Kadafi's daughter reportedly eyeing asylum in Israel
The Israeli news website Walla, quoted a report published in Intelligence Online that said Aisha indicated to confidants from Europe that only in Israel would she feel safe and that she hoped to be allowed to live there. In August, she fled Libya for Algeria with her mother, two of her brothers and several other family members. Recently she expressed concern that her Algerian hosts may not be able to resist pressure from Libya's new government to extradite her to stand trial along with her brother, Saif al-Islam.
Aisha Kadafi already has at least one Israeli connection -- her attorney. Until recently, Nick Kaufman was a senior prosecutor with the Israeli Ministry of Justice. A former prosecutor at the United Nation's International Criminal Tribunal for the former Yugoslavia, the Israeli lawyer was recently hired by Aisha and her brother Saadi to advance a probe into the killing of their father and another brother with the ICC, the International Criminal Court.
The family may have an indirect Israeli tie. Two years ago, Saif al-Islam reportedly negotiated with Israel through a mediator for a peaceful compromise concerning an aid ship he sent toward Gaza, where a naval blockade keeps vessels from docking.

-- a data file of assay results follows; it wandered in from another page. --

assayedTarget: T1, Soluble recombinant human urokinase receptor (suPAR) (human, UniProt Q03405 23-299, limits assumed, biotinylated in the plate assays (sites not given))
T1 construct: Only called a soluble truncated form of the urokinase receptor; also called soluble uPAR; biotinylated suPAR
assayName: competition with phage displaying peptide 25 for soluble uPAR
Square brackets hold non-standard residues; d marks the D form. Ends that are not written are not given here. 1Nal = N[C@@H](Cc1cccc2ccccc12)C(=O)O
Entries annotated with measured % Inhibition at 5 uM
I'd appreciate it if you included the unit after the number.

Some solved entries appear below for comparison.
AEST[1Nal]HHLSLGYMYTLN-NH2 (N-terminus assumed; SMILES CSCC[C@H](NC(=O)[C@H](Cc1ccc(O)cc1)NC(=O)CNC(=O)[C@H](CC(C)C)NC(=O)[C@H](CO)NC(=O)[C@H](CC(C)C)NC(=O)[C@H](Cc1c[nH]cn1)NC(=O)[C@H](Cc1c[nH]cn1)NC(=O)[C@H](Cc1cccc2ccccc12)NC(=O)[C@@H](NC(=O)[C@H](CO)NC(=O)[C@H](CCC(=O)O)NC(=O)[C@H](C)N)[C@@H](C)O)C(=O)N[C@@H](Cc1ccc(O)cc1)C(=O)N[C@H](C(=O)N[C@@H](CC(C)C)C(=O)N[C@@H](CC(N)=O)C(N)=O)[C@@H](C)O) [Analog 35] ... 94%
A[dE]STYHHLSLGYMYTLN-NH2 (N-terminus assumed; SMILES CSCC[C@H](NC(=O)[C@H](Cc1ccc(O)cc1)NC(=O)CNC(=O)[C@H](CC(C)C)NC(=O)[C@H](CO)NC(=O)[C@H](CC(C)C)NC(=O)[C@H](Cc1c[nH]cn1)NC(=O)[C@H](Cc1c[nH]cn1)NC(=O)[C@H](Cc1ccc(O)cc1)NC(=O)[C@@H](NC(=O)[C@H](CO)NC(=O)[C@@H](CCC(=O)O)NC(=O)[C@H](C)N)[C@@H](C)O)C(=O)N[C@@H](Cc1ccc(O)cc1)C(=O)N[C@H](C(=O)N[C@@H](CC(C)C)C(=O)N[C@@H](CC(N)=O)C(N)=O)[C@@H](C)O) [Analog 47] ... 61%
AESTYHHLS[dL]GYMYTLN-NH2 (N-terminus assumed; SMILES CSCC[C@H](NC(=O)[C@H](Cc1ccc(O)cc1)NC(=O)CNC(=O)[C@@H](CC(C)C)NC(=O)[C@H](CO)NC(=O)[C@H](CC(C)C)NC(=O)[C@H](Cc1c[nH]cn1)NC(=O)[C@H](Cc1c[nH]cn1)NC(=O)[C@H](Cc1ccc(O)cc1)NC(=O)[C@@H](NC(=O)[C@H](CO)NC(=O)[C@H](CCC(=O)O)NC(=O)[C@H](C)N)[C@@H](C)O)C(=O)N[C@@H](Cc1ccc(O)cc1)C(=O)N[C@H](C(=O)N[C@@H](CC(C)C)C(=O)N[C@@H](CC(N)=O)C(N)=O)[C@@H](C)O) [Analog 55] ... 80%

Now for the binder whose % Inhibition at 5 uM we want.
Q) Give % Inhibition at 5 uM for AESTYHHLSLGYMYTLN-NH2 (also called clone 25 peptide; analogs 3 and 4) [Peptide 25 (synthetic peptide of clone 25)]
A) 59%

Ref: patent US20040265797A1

Aisha Kadafi's friends reportedly discouraged her from making an official request for asylum in Israel, which would probably balk at harboring the daughter of a slain Arab dictator.
But she might actually qualify for the automatic right to immigrate to the Jewish state. Rumors have persisted among Libyan Jews in Israel for years that Kadafi himself is Jewish.
Several elderly Israelis of the Jewish community that once lived in Libya have come forth in recent years with stories about the dictator's purported Jewish heritage. One of them is Gita Buaron, an Israeli woman approaching 80. She says Kadafi's mother was her great-aunt. As for his children, being half-Jewish may not cut it if it's the wrong half -- Judaism is acquired through matrilineal heritage (or conversion) -- but it's often sufficient for immigration under Israel's Law of Return legislation.
-- Batsheva Sobelman
Photo: Aisha Kadafi waves a flag at a pro-regime demonstration in March in Tripoli's Bab Azizia compound, where the Libyan leader was to speak. Credit: Mohamed Messara / European Pressphoto Agency